While there is evidently a fall in the popularity of minimalist style footwear there remains a strong market for such shoe styles. Long before the upsurge in popularity seen in the past decade, lightweight and low heeled shoes were widely worn. The hysteria created by the popular aforementioned book and the ensuing media hype merely created an unsubstantiated bias for one particular style of footwear. Thankfully this hype has long faded and a healthier balance exists in the market. While maximalist shoes are proving popular currently, there is nowhere near as much endorsement as was previously seen during the rise of minimalism. While the maximalist category has excelled in countries such as USA and Australia, it has yet to see the same growth here. We at PPL predict a strong growth in this area here in Ireland over the next couple of years.
The variety and availability of such an array of shoes should be seen as advantageous to medical practitioners whom can utilise such options to aid patients. The same variety is not as evident in casual footwear it would seem. Increasingly, the profile for popular casual shoes seems to be flat, flexible and shallow heel cups. Unfortunately, comfort often comes secondary to fashion in the real world and so we do not expect to see any significant change to casual footwear any time soon.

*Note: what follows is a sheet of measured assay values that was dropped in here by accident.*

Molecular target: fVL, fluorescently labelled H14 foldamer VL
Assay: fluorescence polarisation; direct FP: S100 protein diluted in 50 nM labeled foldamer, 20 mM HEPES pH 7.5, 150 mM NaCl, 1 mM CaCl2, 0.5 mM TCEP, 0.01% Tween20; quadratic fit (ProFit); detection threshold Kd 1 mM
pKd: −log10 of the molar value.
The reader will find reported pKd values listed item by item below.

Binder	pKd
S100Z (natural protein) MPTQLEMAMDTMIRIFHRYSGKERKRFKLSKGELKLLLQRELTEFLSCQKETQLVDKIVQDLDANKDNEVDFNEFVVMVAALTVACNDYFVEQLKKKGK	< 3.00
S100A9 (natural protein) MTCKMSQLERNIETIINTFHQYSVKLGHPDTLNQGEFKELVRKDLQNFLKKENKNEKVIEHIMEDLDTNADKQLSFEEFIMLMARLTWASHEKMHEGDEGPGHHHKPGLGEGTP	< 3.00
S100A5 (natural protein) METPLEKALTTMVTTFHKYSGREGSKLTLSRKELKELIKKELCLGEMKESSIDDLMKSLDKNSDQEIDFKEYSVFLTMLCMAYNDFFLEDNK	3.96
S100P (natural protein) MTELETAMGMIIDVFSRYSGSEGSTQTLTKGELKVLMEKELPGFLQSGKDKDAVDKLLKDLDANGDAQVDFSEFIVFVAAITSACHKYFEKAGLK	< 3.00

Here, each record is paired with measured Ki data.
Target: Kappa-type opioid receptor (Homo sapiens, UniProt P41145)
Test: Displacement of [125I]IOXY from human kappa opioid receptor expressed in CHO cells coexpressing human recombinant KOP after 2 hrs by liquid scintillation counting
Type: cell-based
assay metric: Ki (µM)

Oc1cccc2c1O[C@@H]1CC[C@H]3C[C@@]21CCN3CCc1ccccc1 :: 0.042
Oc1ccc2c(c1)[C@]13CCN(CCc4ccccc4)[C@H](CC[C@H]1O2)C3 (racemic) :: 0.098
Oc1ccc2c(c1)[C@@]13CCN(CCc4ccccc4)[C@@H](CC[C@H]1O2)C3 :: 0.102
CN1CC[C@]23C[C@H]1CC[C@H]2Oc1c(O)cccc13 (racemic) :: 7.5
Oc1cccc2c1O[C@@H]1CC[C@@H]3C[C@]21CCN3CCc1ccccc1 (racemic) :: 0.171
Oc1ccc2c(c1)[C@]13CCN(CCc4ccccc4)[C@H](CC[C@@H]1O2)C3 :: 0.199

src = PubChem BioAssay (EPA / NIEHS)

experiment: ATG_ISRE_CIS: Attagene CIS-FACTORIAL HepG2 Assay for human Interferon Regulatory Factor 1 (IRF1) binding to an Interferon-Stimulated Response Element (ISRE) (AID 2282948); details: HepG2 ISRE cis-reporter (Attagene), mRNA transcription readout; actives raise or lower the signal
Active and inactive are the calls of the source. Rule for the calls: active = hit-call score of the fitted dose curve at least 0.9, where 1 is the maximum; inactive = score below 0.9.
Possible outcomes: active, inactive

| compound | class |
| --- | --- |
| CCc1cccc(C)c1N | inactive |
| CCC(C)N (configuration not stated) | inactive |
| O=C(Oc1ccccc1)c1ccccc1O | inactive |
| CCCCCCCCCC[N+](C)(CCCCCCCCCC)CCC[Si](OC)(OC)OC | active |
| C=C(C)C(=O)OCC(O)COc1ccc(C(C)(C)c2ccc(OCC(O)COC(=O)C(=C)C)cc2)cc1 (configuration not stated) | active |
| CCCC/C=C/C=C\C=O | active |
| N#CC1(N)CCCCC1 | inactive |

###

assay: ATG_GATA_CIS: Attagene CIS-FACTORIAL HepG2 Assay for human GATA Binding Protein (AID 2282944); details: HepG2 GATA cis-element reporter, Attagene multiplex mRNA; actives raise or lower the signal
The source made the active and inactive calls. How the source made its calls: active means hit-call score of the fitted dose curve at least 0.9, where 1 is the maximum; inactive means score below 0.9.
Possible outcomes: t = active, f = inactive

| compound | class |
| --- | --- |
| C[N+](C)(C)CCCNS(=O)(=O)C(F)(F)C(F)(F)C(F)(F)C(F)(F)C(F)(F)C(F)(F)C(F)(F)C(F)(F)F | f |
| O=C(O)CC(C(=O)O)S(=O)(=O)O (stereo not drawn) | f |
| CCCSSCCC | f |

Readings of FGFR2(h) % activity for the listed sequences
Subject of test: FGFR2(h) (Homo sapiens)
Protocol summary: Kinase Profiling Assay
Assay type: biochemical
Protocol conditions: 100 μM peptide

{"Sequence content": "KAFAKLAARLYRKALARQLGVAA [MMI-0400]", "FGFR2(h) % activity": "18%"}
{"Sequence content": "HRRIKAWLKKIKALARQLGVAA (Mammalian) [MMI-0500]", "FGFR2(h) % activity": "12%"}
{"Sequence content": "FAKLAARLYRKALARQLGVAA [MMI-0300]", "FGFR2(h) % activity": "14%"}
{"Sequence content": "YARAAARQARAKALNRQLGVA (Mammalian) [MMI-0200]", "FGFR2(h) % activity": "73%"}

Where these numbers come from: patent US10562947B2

- McDougall, Christopher. Born to Run: A Hidden Tribe, Superathletes, and the Greatest Race the World Has Never Seen
- Goldmann, J., Potthast, W., & Brüggemann, G. (2013). Athletic training with minimal footwear strengthens toe flexor muscles Footwear Science, 5 (1), 19-25 DOI:10.1080/19424280.2012.744361
- Overload injuries in barefoot/minimal footwear running: evidence from crowd sourcing. Martin Daumer, Christine Kleinmond, Christoph Stolle, Christian Lederer, Marc Hilgers, Markus Walther
- Malisoux L, Ramesh J, Mann R, Seil R, Urhausen A, & Theisen D (2013). Can parallel use of different running shoes decrease running-related injury risk? Scandinavian journal of medicine & science in sports PMID: 24286345